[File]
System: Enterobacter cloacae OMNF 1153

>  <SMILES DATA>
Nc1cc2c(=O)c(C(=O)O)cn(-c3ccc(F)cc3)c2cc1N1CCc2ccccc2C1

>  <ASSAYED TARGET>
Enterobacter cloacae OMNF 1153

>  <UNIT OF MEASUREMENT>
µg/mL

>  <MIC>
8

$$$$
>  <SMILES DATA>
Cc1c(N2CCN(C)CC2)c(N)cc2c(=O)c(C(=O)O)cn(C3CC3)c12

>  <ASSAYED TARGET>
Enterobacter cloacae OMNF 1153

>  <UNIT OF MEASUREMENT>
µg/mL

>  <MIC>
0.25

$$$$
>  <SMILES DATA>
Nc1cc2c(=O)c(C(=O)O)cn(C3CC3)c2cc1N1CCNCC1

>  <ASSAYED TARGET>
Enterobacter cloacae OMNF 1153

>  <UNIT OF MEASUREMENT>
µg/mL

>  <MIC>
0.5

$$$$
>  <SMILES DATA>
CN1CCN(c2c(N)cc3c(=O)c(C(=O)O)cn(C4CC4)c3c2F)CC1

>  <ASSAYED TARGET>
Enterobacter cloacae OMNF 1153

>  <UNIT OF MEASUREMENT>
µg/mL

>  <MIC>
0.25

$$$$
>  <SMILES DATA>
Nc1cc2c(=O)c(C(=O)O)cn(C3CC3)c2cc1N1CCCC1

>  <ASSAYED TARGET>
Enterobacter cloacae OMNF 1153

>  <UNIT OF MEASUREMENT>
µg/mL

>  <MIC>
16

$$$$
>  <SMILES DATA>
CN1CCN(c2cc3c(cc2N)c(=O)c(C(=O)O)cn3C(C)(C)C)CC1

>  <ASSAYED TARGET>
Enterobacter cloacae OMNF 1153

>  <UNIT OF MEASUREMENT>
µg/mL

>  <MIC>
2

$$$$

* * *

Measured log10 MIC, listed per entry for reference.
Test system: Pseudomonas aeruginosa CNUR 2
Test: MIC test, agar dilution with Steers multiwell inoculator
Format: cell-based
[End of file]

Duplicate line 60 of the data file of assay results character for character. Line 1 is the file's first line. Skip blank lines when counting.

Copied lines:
Format: cell-based